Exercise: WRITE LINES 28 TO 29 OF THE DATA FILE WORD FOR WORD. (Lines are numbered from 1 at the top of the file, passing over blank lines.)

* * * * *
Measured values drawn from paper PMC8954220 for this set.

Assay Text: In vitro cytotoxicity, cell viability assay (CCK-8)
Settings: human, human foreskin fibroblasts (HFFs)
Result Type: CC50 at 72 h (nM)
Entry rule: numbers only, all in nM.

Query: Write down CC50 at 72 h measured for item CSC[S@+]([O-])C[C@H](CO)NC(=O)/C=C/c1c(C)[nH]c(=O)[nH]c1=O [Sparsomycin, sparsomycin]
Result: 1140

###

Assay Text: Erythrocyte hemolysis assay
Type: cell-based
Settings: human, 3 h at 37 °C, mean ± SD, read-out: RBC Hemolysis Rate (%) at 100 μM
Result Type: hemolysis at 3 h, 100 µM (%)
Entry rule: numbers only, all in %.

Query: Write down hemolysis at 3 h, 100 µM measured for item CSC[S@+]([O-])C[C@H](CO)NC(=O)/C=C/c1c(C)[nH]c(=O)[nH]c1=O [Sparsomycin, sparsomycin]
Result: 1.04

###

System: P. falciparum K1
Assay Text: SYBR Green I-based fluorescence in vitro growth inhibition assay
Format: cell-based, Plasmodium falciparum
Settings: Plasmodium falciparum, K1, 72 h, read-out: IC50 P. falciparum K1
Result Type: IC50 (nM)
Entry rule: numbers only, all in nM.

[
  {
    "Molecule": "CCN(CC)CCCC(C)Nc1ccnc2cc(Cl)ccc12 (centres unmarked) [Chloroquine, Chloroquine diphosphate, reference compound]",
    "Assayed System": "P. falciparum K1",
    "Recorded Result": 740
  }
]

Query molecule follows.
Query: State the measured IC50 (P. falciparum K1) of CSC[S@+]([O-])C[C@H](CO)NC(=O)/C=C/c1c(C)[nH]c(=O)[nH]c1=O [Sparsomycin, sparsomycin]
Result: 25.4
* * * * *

  }
]